K-TIG, named after the keyhole TIG process it uses, won the Australian Industrial Product of the Year Award at the recently-held Endeavour Awards.
The product itself was the result of ten years of research and four years of product trials in six countries.
Developed at the CSIRO’s former Division of Manufacturing Technologies, K-TIG is a high speed, single pass, full penetration welding technology that eliminates the need for wire, edge bevelling or skilled operators and produces exceptional welds up to 100x faster than TIG welding in materials up to 16mm in thickness.
“K-TIG uses self-induced effects to generate a plasma jet,” explained the company.
“There is no orifice, making the process extremely simple to manage and optimise. Just one welding gas is used, and its flow rate is not critical.”
The keyhole method was was patented by the CSIRO. Trials, including with Samsung Heavy Industries in Korea, formed a big part of the development period.
The organisation ended its welding research in 2006 and moved its Adelaide lab to Melbourne. After this, Dr Laurie Jarvis, K-Tig’s inventor at the CSIRO, took the IP back from the research organisation and commercialised it.
“The company itself is commercialising some quite incredible technology that’s come out of the CSIRO,” explained CEO Neil Le Quesne after K-TIG’s victory.
“So I think the first thing we have to do is recognise the heritage of the product. It’s quite staggering what’s been done. I guess the success has really come down to something that’s come up so much tonight: it’s really about innovation.”
Profiled in Manufacturers’ Monthly’s May edition, the small company is based in Salisbury, in Adelaide’s north, and expects 2014 to be a major year in its short history. There are major two businesses in the USA – one a household name – who have installed K-Tig’s systems, and the welding technology company believes it has a lot to offer those involved in pipeline welding. It believes that boosts to the speed jobs can be carried out, massive savings and automation benefits would translate into big benefits for companies working on pipeline jobs.
“Pipeline welding is an enormous field, with every one of the problems the broader welding industry,” the company’s Belinda Latz told Manufacturers’ Monthly earlier.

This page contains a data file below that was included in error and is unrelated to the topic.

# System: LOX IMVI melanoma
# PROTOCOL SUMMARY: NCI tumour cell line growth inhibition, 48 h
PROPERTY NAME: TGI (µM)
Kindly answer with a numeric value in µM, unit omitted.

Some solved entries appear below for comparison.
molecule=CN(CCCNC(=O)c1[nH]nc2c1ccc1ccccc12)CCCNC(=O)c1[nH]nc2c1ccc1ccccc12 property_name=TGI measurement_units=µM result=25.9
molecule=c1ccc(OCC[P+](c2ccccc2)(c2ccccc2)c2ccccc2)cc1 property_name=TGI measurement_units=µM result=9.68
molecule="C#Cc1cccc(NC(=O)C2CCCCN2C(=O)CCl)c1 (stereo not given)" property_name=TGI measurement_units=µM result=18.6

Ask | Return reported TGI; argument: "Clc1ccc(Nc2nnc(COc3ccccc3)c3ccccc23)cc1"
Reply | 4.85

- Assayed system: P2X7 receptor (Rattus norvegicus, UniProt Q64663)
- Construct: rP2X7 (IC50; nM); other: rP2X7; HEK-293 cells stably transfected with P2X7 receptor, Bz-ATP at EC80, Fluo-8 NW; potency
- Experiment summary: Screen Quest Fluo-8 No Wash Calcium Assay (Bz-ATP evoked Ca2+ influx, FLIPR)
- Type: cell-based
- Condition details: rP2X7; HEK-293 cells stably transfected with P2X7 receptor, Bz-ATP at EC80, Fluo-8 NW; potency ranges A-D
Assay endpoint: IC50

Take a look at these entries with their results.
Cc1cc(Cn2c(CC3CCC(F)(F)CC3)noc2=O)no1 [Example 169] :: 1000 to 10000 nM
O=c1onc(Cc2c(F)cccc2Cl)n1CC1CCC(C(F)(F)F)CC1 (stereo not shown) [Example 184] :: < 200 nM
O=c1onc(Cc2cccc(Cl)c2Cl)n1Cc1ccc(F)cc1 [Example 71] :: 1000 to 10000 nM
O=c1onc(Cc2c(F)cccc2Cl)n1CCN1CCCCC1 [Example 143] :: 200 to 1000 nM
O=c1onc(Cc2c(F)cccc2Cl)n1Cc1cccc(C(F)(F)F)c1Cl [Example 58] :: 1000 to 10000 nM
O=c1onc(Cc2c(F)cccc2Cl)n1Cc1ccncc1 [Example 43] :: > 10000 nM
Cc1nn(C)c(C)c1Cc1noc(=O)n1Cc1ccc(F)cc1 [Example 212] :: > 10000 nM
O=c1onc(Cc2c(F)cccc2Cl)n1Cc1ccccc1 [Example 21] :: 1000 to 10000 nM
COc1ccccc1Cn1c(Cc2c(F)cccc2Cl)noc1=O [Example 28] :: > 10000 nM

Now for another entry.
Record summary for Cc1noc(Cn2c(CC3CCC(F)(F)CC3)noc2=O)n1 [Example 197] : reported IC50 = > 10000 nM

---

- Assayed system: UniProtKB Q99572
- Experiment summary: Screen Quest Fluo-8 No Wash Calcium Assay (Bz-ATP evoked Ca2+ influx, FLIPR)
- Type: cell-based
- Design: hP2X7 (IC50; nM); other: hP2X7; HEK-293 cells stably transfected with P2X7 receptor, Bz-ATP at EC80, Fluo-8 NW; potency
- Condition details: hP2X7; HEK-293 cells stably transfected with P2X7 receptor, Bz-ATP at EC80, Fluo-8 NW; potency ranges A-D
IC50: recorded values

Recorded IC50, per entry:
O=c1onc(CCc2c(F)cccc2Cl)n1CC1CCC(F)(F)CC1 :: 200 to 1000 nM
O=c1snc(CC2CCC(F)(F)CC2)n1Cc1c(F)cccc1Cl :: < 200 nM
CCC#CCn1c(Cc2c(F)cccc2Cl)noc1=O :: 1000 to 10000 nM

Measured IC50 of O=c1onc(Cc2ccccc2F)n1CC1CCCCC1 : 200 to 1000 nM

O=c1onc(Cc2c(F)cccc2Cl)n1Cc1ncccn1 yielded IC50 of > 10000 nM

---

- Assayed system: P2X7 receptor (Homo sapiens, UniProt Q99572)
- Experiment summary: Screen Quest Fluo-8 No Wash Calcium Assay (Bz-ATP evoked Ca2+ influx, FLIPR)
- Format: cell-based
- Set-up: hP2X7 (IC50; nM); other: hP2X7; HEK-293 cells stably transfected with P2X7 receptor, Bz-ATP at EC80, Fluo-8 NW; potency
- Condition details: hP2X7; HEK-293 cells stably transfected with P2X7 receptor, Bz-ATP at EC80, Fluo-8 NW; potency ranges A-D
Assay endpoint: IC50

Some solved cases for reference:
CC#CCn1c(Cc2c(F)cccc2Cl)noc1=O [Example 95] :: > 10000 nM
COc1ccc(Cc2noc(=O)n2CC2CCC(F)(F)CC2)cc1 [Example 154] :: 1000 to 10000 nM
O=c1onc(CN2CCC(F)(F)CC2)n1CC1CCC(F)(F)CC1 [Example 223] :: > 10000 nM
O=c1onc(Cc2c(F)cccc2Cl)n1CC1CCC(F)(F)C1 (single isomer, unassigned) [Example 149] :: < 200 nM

“These [include] huge skilled labour issues and weld quality, and we believe that K-TIG will be a huge innovation in that area that can bring costs down and bring up quality. It’ll be an enormous market for K-TIG and will really shape our development and growth.”
The technology is also cloud-enabled, and able to record every weld made. Moreover, if connected to the internet, K-TIG controllers update their firmware and software from K-TIG in the background, automatically.
K-TIG has been formed with the sole purpose of commercialising the keyhole TIG welding system, and is developing a high calibre international distribution network and has fulfilled orders in 6 countries including Australia, UK, Norway, United Arab Emirates, India and China and will fulfill orders in Malaysia shortly.
For all the excitement around what the company currently offers, it insists you ain’t seen nothing yet.
“Arguably the biggest innovation is yet to come,” it hinted in its entry.
So what is the feeling after the company’s success? What can we learn from K-TIG’s example? And is there reason for the industry to be optimistic?
“I think it can,” said Le Quesne.
“We’re certainly extremely optimistic from our perspective I think it’s about finding a niche, it’s about finding competitive advantage, and I think it’s about being bold.
As well as the importance of pipeline welding in the future, the company hopes to capitalise on the international sales and marketing abilities it has built up.
“We’ve pretty much decided that we shouldn’t be limited by the Australian domestic market,” explained the CEO.
“We’ve recognised that we’re only going to get so much growth domestically, the vast majority of our focus is on the international market. We’re putting a lot of emphasis to create an international distribution network to give us the growth that we’re anticipating for this and so far so good.”